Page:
Health officials say travel risk much lower this Memorial Day
AUGUSTA, Ga. (WRDW/WAGT) - At I-20 near the state line traffic around this time is always heavy. But in just a few days we can expect a lot more drivers out on the road. Triple A predicts more than 37 million people will travel this memorial day weekend.
With so many people traveling it feels like we’re getting back to normal. But our vaccination numbers in the two-state show we’re nowhere the 70 percent vaccination rate we need to be at for herd immunity. Only 38 percent of Georgians have gotten at least one dose and in South Carolina almost 44 percent have.
So we wanted to know is it safe to travel?
Everyone expects a huge travel weekend. If you remember last memorial day COVID had calmed down and then it surged like we had never seen before. Health officials don’t expect to see that again.
“If people are being responsible, they get vaccinated, and they know they are at low risk it’s fine for them to go without wearing a mask,” said Dr. Phillip Coule of Augusta University Health.
Coule says he’s thankful that this memorial day is different than the last. But for those not vaccinated the risk is still there.
“I like to remind people that we have healthy 30-year-olds that get admitted to the hospital that end up dying of this disease,” he said. “It is very real, and the risk is real.”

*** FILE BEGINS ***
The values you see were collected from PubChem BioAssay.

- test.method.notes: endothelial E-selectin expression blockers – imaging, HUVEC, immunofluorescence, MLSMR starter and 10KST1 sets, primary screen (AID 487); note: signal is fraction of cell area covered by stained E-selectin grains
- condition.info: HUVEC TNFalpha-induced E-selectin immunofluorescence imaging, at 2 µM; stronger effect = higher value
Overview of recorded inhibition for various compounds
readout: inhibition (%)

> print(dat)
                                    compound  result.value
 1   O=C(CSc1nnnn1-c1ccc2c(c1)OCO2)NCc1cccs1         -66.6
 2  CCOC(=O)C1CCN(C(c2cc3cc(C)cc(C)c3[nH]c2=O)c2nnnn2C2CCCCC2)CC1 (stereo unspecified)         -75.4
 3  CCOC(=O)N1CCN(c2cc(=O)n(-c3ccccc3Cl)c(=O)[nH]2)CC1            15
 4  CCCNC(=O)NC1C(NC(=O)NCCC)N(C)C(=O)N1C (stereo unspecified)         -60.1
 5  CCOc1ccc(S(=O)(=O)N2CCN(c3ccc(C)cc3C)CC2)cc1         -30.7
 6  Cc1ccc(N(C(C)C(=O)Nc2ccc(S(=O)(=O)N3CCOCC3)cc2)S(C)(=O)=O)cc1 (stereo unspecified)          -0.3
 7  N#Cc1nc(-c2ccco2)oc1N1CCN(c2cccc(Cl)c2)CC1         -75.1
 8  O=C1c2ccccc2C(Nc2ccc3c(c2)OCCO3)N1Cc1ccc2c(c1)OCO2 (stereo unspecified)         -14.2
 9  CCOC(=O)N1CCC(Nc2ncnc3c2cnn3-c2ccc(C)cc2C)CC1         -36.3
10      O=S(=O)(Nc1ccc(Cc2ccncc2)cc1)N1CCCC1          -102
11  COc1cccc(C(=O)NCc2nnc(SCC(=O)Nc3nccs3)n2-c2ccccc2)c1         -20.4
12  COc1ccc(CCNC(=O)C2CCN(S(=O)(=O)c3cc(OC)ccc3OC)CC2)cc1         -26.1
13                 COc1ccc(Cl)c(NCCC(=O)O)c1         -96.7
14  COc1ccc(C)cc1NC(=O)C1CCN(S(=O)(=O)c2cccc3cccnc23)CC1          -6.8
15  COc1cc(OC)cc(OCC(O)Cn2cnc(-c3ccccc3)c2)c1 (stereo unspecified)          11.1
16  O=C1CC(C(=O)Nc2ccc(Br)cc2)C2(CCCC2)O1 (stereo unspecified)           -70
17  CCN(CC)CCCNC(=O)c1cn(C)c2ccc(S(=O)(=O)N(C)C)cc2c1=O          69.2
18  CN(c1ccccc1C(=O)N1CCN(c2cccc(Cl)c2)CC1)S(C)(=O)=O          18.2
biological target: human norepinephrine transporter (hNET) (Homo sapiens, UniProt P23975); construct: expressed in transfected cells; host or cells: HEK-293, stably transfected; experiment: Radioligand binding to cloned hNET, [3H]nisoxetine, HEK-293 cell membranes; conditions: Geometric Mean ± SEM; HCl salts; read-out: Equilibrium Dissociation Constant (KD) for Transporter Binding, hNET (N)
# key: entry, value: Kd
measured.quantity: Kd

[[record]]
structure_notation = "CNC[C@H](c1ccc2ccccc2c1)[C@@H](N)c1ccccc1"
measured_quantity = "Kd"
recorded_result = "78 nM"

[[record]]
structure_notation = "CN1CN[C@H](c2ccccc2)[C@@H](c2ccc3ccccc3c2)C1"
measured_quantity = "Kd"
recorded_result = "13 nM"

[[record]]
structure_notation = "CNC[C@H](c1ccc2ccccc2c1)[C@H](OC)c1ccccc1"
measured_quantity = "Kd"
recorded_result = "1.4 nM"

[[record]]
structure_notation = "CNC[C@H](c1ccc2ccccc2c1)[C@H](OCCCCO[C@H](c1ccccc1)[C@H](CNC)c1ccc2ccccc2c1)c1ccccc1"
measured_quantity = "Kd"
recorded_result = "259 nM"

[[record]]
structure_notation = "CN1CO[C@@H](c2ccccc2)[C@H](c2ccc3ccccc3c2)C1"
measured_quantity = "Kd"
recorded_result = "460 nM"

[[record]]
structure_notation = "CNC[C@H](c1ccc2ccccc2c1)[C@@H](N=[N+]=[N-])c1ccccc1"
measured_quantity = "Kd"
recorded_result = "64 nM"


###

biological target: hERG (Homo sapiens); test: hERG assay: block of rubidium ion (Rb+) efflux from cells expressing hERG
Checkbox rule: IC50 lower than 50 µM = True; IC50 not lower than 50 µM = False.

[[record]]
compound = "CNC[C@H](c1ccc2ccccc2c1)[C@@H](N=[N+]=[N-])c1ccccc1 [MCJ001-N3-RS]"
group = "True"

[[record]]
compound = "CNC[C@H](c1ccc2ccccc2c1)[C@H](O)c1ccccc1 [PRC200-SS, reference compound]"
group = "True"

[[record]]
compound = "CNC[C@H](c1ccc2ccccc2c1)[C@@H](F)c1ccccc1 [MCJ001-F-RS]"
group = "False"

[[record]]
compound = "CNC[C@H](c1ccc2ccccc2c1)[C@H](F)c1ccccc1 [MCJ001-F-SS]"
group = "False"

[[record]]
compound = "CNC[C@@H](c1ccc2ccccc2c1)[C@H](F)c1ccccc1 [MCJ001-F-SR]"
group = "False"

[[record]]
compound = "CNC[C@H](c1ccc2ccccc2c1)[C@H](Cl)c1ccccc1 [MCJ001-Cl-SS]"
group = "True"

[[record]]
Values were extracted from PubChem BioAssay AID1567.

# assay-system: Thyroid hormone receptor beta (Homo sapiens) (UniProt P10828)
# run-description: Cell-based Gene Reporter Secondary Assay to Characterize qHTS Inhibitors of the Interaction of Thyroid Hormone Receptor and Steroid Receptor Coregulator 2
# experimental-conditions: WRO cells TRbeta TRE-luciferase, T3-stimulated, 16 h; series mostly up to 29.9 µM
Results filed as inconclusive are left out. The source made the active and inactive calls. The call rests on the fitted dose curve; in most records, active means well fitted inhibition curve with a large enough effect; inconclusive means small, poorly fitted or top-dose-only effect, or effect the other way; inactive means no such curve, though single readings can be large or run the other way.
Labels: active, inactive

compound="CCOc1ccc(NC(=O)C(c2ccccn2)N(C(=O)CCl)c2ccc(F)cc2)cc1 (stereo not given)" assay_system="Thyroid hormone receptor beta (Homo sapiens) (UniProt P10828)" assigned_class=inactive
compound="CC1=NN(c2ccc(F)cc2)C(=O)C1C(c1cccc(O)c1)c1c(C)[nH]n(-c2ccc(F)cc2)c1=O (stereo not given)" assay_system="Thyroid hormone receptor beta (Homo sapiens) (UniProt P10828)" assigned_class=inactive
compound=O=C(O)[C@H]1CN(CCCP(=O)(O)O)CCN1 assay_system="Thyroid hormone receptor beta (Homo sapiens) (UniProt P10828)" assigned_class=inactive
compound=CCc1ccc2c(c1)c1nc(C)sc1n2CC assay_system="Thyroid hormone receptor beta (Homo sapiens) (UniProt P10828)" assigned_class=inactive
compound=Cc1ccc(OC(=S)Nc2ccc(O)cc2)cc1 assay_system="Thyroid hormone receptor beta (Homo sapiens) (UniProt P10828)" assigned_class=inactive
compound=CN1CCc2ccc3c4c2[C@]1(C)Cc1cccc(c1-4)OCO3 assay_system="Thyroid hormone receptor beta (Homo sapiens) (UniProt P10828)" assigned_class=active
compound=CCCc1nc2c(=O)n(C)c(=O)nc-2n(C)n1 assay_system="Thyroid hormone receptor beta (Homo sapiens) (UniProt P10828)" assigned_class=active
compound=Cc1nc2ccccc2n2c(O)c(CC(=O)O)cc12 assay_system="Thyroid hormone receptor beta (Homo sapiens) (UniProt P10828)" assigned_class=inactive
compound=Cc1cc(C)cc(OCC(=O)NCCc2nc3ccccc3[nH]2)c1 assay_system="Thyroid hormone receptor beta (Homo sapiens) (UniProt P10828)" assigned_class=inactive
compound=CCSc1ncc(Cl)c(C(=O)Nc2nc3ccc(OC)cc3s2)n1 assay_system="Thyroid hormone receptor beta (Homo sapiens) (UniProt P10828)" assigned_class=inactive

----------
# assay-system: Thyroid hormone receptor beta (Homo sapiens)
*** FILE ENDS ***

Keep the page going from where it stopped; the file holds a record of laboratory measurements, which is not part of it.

But the risk is much lower.
University Hospital has nine COVID patients. The lowest number since last June. AU Health has 11 active COVID patients.
“For the unvaccinated, the overall risk in the community right now is relatively low,” he said. “However, that risk is always changing.”
Here’s why the more people travel and remain unvaccinated the higher risk of spread. And health officials continue to battle misinformation.
“People should really take a step back and say, ‘What does the data say? What is the truth? What sources should I be listening to?’” he said.
Dr. Coule says as long as the health system is able to easily handle rising cases this issue comes down to personal responsibility.
“We want to remain cautious. We don’t want to throw caution to the wind. You still need to get vaccinated,” he said.
AU says they are starting to transition their vaccination effort, even considering offering walk-in appointments moving forward. They believe the future of the vaccine likely lies in pharmacies and doctors offices. Just like other vaccines.
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